Habitar is a walk through new emerging scenarios in the city. It is a catalogue of ideas and images from artists, design and architecture studios, and hybrid research centres. Together they come up with a series of potential tools, solutions and languages to negotiate everyday life in the new urban situation.”

The exhibition shows projects by Timo Arnall, Julian Bleecker, Ángel Borrego – Office for Strategic Spaces, Nerea Calvillo, Citilab-Cornellà, Pedro Miguel Cruz, Dan Hill, IaaC – Instituto de Arquitectura Avanzada de Cataluña, kawamura-ganjavian + Maki Portilla Kawamura + Tanadori Yamaguchi, Aaron Koblin, Philippe Rahm architectes, Marina Rocarols, Enrique Soriano, Pep Tornabell, Theodore Molloy, Semiconductor, SENSEable City Lab, and Mark Shepard.

The catalogue contains essays written by Benjamin Weil, José Louis de Vicente and Fabien Girardin, Molly Wright Steenson, Bryan Boyer, Usman Haque, Anne Galloway, Nicolas Nova, and José Pérez de Lama.

Download catalogue

7 January 2010

Mobile experts on 2020 trends

Mobile trends 2020
Rudy De Waele, co-founder of dotopen, invited a number of mobile experts — including Howard Rheingold, Douglas Rushkoff, Katrin Verclas, Willem Boijens, Fabien Girardin, Timo Arnal and Nicolas Nova — to write down their five most significant trends for the coming decade.

Read full story


25 January 2009

People-centric sensing in the city of the near future

People-centric sensing
Fabien Girardin, whose work I start to know (and appreciate) more and more, just uploaded the presentation of his research work in the domain of people-centric sensing, presented last week at Yahoo! Research lab in Barcelona.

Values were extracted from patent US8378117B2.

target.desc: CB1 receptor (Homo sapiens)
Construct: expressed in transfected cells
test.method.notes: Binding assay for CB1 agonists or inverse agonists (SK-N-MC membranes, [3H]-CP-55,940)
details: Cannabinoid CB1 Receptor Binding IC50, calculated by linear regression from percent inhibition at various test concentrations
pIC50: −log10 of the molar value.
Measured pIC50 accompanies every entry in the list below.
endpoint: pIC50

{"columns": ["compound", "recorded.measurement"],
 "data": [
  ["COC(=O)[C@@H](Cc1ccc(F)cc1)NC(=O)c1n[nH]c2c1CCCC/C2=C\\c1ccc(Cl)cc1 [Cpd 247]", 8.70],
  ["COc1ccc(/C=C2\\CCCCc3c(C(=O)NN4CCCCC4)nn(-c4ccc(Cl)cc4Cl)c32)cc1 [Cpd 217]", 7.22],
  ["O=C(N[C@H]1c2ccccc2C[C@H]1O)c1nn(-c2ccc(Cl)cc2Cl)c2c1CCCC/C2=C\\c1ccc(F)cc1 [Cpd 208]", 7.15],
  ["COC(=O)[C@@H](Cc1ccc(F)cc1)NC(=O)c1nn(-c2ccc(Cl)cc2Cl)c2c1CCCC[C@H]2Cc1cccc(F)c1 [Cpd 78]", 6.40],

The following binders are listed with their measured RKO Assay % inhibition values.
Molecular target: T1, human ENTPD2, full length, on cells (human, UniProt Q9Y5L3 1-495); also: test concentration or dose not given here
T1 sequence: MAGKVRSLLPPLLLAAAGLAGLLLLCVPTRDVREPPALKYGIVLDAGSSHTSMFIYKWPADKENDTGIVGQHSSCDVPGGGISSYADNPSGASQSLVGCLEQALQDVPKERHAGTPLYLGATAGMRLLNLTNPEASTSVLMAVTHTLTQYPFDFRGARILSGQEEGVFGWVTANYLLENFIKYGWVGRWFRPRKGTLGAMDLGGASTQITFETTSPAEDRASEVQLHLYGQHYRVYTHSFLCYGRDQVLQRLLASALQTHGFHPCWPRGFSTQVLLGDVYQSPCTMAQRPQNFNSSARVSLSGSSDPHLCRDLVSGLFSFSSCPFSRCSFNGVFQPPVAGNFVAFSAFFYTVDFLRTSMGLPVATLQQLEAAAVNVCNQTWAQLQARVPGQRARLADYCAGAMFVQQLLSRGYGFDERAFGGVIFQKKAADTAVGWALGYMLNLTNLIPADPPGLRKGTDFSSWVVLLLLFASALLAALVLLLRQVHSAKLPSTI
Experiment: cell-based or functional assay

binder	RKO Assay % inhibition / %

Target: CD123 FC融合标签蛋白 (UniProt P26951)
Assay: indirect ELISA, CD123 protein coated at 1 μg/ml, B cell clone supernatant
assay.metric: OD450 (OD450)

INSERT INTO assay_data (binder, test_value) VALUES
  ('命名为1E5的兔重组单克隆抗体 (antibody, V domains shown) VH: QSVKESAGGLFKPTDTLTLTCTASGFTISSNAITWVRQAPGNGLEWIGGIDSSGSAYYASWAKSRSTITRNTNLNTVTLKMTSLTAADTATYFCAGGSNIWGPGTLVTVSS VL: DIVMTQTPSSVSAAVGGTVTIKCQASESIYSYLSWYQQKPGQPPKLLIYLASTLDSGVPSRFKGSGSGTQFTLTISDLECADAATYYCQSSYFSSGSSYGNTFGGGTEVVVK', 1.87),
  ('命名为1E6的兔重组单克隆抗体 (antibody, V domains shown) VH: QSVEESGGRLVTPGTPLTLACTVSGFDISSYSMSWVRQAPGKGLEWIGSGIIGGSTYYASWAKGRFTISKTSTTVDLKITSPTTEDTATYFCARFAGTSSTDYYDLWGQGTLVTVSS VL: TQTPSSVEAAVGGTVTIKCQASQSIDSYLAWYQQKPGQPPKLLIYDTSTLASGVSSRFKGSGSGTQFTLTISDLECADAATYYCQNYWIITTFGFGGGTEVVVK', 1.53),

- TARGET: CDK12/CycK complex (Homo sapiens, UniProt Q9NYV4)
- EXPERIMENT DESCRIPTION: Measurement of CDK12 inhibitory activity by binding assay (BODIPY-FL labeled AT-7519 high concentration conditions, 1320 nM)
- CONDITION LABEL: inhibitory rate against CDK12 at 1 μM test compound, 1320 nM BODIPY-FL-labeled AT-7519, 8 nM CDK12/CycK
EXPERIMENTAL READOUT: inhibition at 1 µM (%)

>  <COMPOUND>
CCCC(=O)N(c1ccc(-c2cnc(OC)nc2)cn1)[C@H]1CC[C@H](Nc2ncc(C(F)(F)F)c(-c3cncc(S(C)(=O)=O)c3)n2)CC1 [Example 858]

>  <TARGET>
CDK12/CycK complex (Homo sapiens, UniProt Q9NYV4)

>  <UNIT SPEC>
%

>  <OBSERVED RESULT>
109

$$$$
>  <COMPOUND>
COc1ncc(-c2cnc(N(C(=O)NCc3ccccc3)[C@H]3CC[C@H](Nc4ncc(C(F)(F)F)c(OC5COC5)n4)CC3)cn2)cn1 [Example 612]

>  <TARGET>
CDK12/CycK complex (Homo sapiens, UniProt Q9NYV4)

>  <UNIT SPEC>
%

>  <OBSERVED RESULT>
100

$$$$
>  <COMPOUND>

Abstract
Technological advances in sensing, computation, storage, and communications is turning people as sensors of their own environment. Indeed, the increasing deployment of wireless and mobile devices produce new types of dynamic urban data that people generate by passively and actively interacting with these ubiquitous technologies. In this talk, I will illustrate through a few examples how the analysis and visualization of these data gives the ability to show previously invisible urban dynamics resulting in opportunities to inform the urban design, planning and management processes. Moreover, the increasing integration of these technologies into the fabrics of our lives could create more responsive cities in which authorities, service providers and citizens can monitor urban processes and react to events in real-time. Finally, I will ponder these opportunities by highlighting the complex socio-technical assemblage that challenges researchers and practitioners in designing the integration of these new dynamic urban information into people’s daily life.

Download presentation

15 January 2009

People-centric sensing in the city of the near future

Flickr sensing
More on people-centric sensing, this time by LIFT’s Fabien Girardin, and it’s as if he is taking the Nokia paper I just wrote about one step further:

“In the past, sensors networks in cities has been limited to fixed sensors, embedded in particular locations, under centralised control. Now, there new application that leverage humans as sensors and their volunteer generated information. It becomes necessary to discuss their integration into the city of the “near future”, the city “produced” by the activity of its actors and inhabitants. In the scope of my research work, I particularly consider the implication of this emerging amount of data and their effect on contemporary practices in the city.”

Read article

9 December 2008

The Situated Technologies project

Too smart city
A year ago I wrote about Adam Greenfield’s pamphlet Urban computing and its discontents.

Adam’s pamphlet was the firsts in a nine-part series that aims to explore the implications of ubiquitous computing for architecture and urbanism: How are our experience of the city and the choices we make in it affected by mobile communications, pervasive media, ambient informatics, and other “situated” technologies? How will the ability to design increasingly responsive environments alter the ways we conceive of space? What do architects need to know about urban computing, and what do technologists need to know about cities? How are these issues themselves situated within larger social, cultural, environmental, and political concerns?